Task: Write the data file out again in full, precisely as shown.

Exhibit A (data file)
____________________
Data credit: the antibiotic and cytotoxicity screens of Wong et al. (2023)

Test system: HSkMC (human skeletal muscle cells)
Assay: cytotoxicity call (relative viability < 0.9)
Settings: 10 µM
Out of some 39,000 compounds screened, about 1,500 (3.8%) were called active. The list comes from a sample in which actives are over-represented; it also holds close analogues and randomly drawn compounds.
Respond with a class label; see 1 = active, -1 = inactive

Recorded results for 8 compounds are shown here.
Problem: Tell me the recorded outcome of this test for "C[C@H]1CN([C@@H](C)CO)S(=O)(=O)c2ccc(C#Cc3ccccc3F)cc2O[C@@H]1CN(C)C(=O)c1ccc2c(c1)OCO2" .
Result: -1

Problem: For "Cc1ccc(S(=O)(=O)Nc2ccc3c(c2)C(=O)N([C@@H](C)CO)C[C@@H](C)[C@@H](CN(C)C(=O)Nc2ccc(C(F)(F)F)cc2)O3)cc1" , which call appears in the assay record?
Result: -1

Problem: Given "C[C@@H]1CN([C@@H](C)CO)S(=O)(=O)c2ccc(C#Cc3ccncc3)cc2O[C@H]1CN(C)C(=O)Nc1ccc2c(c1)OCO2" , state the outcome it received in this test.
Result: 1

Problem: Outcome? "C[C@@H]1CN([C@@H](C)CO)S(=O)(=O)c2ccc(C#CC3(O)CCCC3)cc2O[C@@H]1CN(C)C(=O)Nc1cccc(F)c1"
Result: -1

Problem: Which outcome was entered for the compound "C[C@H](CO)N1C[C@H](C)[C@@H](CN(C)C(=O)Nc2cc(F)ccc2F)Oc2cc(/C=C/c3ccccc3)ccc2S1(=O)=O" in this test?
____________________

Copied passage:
Data credit: the antibiotic and cytotoxicity screens of Wong et al. (2023)

Test system: HSkMC (human skeletal muscle cells)
Assay: cytotoxicity call (relative viability < 0.9)
Settings: 10 µM
Out of some 39,000 compounds screened, about 1,500 (3.8%) were called active. The list comes from a sample in which actives are over-represented; it also holds close analogues and randomly drawn compounds.
Respond with a class label; see 1 = active, -1 = inactive

Recorded results for 8 compounds are shown here.
Problem: Tell me the recorded outcome of this test for "C[C@H]1CN([C@@H](C)CO)S(=O)(=O)c2ccc(C#Cc3ccccc3F)cc2O[C@@H]1CN(C)C(=O)c1ccc2c(c1)OCO2" .
Result: -1

Problem: For "Cc1ccc(S(=O)(=O)Nc2ccc3c(c2)C(=O)N([C@@H](C)CO)C[C@@H](C)[C@@H](CN(C)C(=O)Nc2ccc(C(F)(F)F)cc2)O3)cc1" , which call appears in the assay record?
Result: -1

Problem: Given "C[C@@H]1CN([C@@H](C)CO)S(=O)(=O)c2ccc(C#Cc3ccncc3)cc2O[C@H]1CN(C)C(=O)Nc1ccc2c(c1)OCO2" , state the outcome it received in this test.
Result: 1

Problem: Outcome? "C[C@@H]1CN([C@@H](C)CO)S(=O)(=O)c2ccc(C#CC3(O)CCCC3)cc2O[C@@H]1CN(C)C(=O)Nc1cccc(F)c1"
Result: -1

Problem: Which outcome was entered for the compound "C[C@H](CO)N1C[C@H](C)[C@@H](CN(C)C(=O)Nc2cc(F)ccc2F)Oc2cc(/C=C/c3ccccc3)ccc2S1(=O)=O" in this test?